Executives around the world have grown more pessimistic about their nations' economies over the past three months and expect the conditions to get worse over the rest of the year, says a survey.
According to McKinsey & Company's June Economic Conditions Snapshot, executives' expectations for their national economies have declined since March and some respondents expect worsening conditions over the rest of 2011.
Globally, executives are less positive about economic conditions in their countries than they were three months ago and the drops are most noticeable among executives in North America, and in developed countries of Asia, the report said.
The report said that the earthquake and Tsunami that hit Japan in March was to an extent responsible for the decline in optimism.
However, pessimism about economic conditions has not spread to executives' expectations for their companies.
"On the whole, expectations for hiring, profit, and customer demand remain positive and stable compared with three and six months ago," the report said.
The report further noted that even as hiring expectations were 'tepid' globally, nearly half of respondents in China, India, and other developing markets -- say their companies have had job openings they couldn't fill for six months or more.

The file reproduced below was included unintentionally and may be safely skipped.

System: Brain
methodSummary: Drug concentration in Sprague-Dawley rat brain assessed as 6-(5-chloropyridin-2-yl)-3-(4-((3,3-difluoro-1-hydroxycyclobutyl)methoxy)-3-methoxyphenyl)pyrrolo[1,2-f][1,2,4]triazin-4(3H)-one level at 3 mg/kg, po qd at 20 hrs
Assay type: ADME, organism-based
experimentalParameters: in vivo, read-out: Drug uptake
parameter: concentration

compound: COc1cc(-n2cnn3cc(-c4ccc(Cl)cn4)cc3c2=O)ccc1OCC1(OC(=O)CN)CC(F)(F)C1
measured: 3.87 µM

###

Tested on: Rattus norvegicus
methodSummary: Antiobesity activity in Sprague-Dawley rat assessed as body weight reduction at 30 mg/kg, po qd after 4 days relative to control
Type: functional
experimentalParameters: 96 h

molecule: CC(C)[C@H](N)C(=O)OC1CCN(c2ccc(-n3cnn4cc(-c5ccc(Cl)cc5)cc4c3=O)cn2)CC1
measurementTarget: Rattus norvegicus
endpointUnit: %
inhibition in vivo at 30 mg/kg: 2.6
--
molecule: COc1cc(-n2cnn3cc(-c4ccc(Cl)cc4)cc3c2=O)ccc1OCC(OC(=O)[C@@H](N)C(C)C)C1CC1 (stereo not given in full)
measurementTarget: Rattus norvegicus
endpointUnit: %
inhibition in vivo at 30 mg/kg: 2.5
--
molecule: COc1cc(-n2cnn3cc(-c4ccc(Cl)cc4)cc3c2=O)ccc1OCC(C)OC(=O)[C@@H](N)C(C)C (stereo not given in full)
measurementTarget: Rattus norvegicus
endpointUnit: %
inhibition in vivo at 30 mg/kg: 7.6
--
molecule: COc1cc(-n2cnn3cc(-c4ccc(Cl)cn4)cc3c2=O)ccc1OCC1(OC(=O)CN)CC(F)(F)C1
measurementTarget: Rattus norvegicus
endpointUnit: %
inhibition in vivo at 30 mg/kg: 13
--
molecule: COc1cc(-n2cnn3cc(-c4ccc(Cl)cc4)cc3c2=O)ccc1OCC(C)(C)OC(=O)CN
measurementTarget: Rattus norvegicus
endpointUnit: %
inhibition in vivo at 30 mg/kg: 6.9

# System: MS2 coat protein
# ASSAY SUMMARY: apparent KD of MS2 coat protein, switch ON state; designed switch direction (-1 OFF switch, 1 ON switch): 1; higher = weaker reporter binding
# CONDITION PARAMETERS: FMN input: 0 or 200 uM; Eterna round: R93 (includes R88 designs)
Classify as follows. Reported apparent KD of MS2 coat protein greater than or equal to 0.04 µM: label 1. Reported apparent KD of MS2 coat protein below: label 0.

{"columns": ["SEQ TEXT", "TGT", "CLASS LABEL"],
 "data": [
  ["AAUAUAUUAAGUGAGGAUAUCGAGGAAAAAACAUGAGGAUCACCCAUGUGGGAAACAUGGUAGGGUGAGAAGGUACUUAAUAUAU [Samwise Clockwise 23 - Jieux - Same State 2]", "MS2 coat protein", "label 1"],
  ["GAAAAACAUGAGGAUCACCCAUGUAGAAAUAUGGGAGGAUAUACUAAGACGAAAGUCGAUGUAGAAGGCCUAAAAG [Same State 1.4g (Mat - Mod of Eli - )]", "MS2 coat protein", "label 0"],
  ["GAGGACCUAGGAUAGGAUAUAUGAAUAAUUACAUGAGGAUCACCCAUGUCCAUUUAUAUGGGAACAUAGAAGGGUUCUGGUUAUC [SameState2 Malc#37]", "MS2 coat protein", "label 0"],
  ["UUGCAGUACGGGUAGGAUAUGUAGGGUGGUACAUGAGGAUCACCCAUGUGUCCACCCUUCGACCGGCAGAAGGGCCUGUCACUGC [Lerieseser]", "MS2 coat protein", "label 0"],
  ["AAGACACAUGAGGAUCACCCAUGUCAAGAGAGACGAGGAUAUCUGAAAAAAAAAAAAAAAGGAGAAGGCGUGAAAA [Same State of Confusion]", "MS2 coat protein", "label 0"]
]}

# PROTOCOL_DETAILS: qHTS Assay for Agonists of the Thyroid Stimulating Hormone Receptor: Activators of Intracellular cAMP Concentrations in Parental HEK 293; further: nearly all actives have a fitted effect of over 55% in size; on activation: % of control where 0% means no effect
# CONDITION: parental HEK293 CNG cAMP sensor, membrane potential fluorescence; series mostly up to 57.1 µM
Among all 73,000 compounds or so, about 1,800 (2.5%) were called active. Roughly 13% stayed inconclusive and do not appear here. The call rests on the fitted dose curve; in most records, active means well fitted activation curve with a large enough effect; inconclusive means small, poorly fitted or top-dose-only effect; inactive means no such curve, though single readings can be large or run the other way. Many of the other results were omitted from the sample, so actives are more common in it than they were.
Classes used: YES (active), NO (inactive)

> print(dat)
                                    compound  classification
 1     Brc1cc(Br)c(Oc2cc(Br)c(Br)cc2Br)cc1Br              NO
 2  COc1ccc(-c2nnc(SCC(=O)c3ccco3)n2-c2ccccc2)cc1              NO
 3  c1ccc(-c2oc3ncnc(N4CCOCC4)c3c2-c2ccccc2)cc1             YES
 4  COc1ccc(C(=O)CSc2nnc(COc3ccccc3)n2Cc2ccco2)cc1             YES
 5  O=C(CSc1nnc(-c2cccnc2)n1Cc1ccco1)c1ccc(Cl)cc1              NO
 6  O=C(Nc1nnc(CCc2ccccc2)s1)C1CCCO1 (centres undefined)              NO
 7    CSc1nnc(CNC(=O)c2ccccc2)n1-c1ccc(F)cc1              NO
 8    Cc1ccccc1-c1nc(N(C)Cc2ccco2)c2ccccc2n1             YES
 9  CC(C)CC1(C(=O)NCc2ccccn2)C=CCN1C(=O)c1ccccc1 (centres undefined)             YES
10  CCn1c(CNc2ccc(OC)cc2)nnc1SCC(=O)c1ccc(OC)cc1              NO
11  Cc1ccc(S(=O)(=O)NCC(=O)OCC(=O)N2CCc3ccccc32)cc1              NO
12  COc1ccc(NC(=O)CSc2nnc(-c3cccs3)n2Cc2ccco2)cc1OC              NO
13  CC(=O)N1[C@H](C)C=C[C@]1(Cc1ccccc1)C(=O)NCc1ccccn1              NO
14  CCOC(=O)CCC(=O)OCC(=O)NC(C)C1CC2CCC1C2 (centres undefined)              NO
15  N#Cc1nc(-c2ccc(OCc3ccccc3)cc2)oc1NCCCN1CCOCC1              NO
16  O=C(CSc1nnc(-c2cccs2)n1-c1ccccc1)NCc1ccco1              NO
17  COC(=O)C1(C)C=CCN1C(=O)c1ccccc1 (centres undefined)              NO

The factors responsible for this include lack of qualified applicants, insufficient experience or too few applicants, high wage expectations and insufficient educational qualifications.
Sixty-nine per cent of all respondents say there are some positions like managers and technical employees for which it is particularly difficult to find qualified applicants.
While, executives in developed economies most often cite insufficient experience or too few applicants, those in emerging economies cite high wage expectations and insufficient educational qualifications more often than their counterparts elsewhere, the survey said.
Interestingly, despite ongoing upheaval in North Africa and West Asia, executives are less concerned about geopolitical instability as a barrier to growth than they were three months ago, the report said.